Entire villages in Kerala have been swept away in the state's worst floods for a century
Rescuers searched submerged villages in southwest India on Sunday in a desperate hunt for survivors after floods killed at least 370 people and drove more than 700,000 from their homes.
Entire villages in Kerala have been swept away in the state's worst floods for a century. Rescuers fear the death toll will rise as they reach areas almost entirely underwater.
Thousands remain trapped - often without food or water - in towns and villages cut off by the floods, and heavy rain forecast in coming days threatens to compound the disaster.
Nearly 725,000 people have taken shelter in relief camps, state government spokesman Subhash T.V. told AFP on Sunday.
Bedraggled survivors massing at evacuation centres have described desperate scenes after days without food or water.
"They were the scariest hours of our life," 20-year-old Inderjeet Kumar told AFP at a church doubling as a relief shelter in the hard-hit Thrissur district.
"There was no power, no food and no water -- even though it was all around us."
The overall death toll in the state since the start of the monsoon on May 29 had reached 370, the spokesman said.
Forty-six of them were found dead in just the last 24 hours.
In Thrissur, rescuers searching inundated houses discovered the bodies of those unable to escape as the floodwaters quickly rose.
"They didn't think that it would rise this high -- 10 to 15 feet at some places -- when the initial warnings were issued," said Ashraf Ali K.M, who is leading the search in the small town of Mala.
"Some of them later gave distress calls when the water rose high and fast," he told AFP at the scene Sunday as the carcases of cattle and other livestock floated past.
Among the dead was a mother and son whose home collapsed around them late Saturday. Another was a local man who volunteered for the search and rescue mission.
His body was retrieved by comrades early Sunday, said Dibin K.S, a Kerala firefighter, in a grim reminder of the perils facing rescuers.
Thousands of army, navy and air force personnel have fanned out across Kerala.
The army said Sunday that 250 people had been evacuated from Pathanamthitta district, many of them sick after days in the pounding monsoon rain.
Food, medicine and water has been dropped from helicopters to isolated areas.
A train from Pune in Maharashtra state headed south on Saturday for Kerala laden with more than one million litres (two million pints) of drinking water.
Roads and 134 bridges have been damaged, cutting off remote areas in the hilly districts of Kerala which are worst affected.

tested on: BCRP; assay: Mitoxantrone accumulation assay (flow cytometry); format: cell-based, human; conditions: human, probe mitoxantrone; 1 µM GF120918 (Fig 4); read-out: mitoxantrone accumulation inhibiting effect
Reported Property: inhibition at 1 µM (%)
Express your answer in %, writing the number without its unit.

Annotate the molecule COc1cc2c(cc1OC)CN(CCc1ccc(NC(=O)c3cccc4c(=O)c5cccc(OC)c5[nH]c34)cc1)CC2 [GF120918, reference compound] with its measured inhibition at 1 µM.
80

Rising torrents of murky brown water swallowed the only remaining road into the town of Mannar, where an estimated 10,000 residents are trapped, The Times of India newspaper reported.
The state's Chief Minister Pinarayi Vijayan vowed Sunday "to save even the last person stranded".
Fishermen have sailed inland from Kerala's coast to join the search, as volunteers erected soup kitchens and appeals went out worldwide for donations.
At St Peter's Square in the Vatican on Sunday, worshippers held aloft signs reading "Pray for Kerala", a state with a large Christian population.
"Our solidarity and the concrete support of the international community should not lack for our brothers," said Pope Francis on Sunday.
Many panic-stricken flood victims have resorted to appeals on social media, saying they cannot get through to rescue services.
In Mala, desperate villagers had to improvise as the floodwaters rose, using kitchen pots as rafts to reach their stricken neighbours.
"They used these huge cooking pots to rescue around 100 people in the first wave of flash floods, as no one was prepared (for a rescue)," one local rescuer told AFP.
There have been moments of cheer amid the tragedy.
In the hilly district of Idukki, rescuers told the Press Trust of India of working through the night to save a newborn boy and his mother from the rising waters.
But dam levels remain dangerously high, swollen by monsoon deluges, and more rain is forecast.
The Indian Meteorological Department has warned of rain until August 23 across Kerala, including heavy downpours in the districts of Kozhikode, Kannur and Idukki.
Idukki has received more than 321 centimetres (126 inches) of rain since June and is now virtually cut off from the rest of the state.
The floods have caused an estimated $3 billion in damage but the bill is likely to rise as the scale of devastation becomes clearer.
Vijayan, the chief minister, has requested extra funding as well as 20 more helicopters and 600 motorised boats to step up the rescue efforts.
Prime Minister Narendra Modi conducted a brief air inspection tour of the state Saturday and announced an immediate grant of $75 million.